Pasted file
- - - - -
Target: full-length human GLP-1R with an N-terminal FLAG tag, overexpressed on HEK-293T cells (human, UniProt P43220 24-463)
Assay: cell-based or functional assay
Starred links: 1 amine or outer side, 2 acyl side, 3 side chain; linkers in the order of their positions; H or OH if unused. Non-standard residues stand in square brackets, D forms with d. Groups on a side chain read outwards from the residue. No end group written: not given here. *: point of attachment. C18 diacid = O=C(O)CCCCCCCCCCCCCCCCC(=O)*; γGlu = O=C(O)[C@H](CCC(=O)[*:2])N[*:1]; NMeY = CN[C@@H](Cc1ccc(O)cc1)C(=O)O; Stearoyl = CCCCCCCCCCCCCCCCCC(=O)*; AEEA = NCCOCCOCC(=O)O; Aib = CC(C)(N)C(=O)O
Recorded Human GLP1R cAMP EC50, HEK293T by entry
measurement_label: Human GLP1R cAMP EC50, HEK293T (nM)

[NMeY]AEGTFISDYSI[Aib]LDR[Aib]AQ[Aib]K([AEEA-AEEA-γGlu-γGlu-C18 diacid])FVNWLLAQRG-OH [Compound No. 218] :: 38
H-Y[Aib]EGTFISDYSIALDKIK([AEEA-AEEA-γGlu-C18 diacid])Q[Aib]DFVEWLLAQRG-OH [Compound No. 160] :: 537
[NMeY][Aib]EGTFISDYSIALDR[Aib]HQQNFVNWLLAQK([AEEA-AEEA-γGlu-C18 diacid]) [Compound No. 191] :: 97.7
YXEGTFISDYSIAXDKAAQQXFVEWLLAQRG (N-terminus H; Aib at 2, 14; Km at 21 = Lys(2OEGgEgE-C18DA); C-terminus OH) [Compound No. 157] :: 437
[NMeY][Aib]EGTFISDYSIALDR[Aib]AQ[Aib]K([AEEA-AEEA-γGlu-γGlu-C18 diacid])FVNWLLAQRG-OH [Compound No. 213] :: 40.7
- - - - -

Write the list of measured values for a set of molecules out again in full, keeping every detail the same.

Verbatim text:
Target: full-length human GLP-1R with an N-terminal FLAG tag, overexpressed on HEK-293T cells (human, UniProt P43220 24-463)
Assay: cell-based or functional assay
Starred links: 1 amine or outer side, 2 acyl side, 3 side chain; linkers in the order of their positions; H or OH if unused. Non-standard residues stand in square brackets, D forms with d. Groups on a side chain read outwards from the residue. No end group written: not given here. *: point of attachment. C18 diacid = O=C(O)CCCCCCCCCCCCCCCCC(=O)*; γGlu = O=C(O)[C@H](CCC(=O)[*:2])N[*:1]; NMeY = CN[C@@H](Cc1ccc(O)cc1)C(=O)O; Stearoyl = CCCCCCCCCCCCCCCCCC(=O)*; AEEA = NCCOCCOCC(=O)O; Aib = CC(C)(N)C(=O)O
Recorded Human GLP1R cAMP EC50, HEK293T by entry
measurement_label: Human GLP1R cAMP EC50, HEK293T (nM)

[NMeY]AEGTFISDYSI[Aib]LDR[Aib]AQ[Aib]K([AEEA-AEEA-γGlu-γGlu-C18 diacid])FVNWLLAQRG-OH [Compound No. 218] :: 38
H-Y[Aib]EGTFISDYSIALDKIK([AEEA-AEEA-γGlu-C18 diacid])Q[Aib]DFVEWLLAQRG-OH [Compound No. 160] :: 537
[NMeY][Aib]EGTFISDYSIALDR[Aib]HQQNFVNWLLAQK([AEEA-AEEA-γGlu-C18 diacid]) [Compound No. 191] :: 97.7
YXEGTFISDYSIAXDKAAQQXFVEWLLAQRG (N-terminus H; Aib at 2, 14; Km at 21 = Lys(2OEGgEgE-C18DA); C-terminus OH) [Compound No. 157] :: 437
[NMeY][Aib]EGTFISDYSIALDR[Aib]AQ[Aib]K([AEEA-AEEA-γGlu-γGlu-C18 diacid])FVNWLLAQRG-OH [Compound No. 213] :: 40.7